The potential benefits and challenges of applying “seek, test, treat and retain” (STTR) model of care to hepatitis C virus (HCV) in the US criminal justice system is examined. Sections of this article cover: seek—the potential of criminal justice populations for case findings; test—expanding HCV testing through opt-out screening; treat—implications of emerging HCV therapies for correctional settings; retain—ensuring adherence during and after incarceration; and challenges to HCV STTR in the criminal justice system, directions for future research, and conclusions. "The burden of morbidity and mortality associated with chronic HCV infection in the USA is increasing and without significantly increased treatment uptake, will likely continue to do so for several decades. The authors argue that the US criminal justice system is an ideal focus for HCV case finding and treatment due to a high prevalence of infection and large volume of individuals in contact with this system. STTR would identify large numbers of HCV infections, leading to opportunities for secondary prevention and primary care. Important challenges to the implementation of STTR include treatment costs and training of prison medical providers" (p. 164).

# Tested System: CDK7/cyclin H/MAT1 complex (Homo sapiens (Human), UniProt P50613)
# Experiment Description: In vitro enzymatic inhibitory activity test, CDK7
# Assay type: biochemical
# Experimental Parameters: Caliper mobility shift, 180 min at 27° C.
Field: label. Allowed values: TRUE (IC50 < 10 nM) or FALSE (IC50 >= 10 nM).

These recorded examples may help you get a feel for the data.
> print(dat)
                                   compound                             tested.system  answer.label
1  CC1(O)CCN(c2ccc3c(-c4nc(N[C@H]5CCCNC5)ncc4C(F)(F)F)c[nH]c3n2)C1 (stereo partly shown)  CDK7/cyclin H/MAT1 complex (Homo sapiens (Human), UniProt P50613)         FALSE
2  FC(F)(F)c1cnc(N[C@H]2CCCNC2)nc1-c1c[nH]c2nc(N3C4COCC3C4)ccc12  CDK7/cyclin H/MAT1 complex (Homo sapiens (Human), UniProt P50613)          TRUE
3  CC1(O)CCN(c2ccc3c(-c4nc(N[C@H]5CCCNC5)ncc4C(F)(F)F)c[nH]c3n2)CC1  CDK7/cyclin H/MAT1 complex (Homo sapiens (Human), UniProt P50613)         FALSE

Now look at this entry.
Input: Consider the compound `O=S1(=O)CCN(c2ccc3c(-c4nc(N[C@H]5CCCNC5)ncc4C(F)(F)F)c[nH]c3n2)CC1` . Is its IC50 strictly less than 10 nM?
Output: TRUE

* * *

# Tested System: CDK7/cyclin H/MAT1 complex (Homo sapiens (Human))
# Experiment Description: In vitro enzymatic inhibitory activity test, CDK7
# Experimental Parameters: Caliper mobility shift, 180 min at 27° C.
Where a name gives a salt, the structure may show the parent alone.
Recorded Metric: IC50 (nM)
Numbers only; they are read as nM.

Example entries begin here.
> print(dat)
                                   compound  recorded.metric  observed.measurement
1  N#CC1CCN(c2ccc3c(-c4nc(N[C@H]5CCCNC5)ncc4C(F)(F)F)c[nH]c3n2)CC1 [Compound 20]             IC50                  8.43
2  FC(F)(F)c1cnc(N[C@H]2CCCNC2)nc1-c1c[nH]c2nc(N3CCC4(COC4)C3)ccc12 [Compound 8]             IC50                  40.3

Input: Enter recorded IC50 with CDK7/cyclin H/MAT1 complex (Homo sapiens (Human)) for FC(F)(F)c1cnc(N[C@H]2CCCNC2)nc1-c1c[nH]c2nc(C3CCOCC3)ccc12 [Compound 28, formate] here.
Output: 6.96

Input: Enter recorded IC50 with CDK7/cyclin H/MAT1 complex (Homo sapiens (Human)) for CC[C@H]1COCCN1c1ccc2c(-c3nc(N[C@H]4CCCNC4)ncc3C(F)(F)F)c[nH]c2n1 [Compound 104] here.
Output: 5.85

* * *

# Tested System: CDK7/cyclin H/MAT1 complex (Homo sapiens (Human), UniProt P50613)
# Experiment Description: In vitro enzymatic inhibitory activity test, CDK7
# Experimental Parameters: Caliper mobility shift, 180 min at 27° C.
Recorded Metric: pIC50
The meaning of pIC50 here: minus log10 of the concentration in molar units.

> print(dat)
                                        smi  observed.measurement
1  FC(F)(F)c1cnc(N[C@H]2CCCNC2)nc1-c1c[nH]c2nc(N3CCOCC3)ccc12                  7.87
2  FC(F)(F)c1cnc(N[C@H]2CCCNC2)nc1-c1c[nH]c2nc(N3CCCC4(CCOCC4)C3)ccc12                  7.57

"Prisoners experience high rates of drug dependence, health problems and premature mortality. Without intervention, they often come into further contact with the criminal justice system, creating further health risk. Opioid dependence is common among prisoners, yet treatment with opioid substitution therapy (OST) may reduce or prevent morbidity, mortality and offending … The results highlight that the prison setting provides an important opportunity to engage people in OST. Notably, OST treatment in prison and immediately post-release was found to be highly protective against mortality both while incarcerated and after release. Considering some of the known benefits of OST, this study provides strong evidence to support the value of OST programs within the criminal justice system" (p. 1). Results are provided for: the natural history of criminal justice system involvement among opioid-dependent people, 1993–2011; the extent of imprisonment of opioid-dependent people, 2000–12; potential differences in the impacts of buprenorphine and methadone on treatment retention and mortality; gender differences in opioid substitution therapy engagement; The association between retention in opioid substitution therapy and crime among opioid-dependent people; the impact of opioid substitution therapy provision in prison upon in-prison mortality; the impact of opioid substitution therapy on mortality following release from prison; and cost effectiveness of opioid substitution therapy in reducing mortality post-release among this group.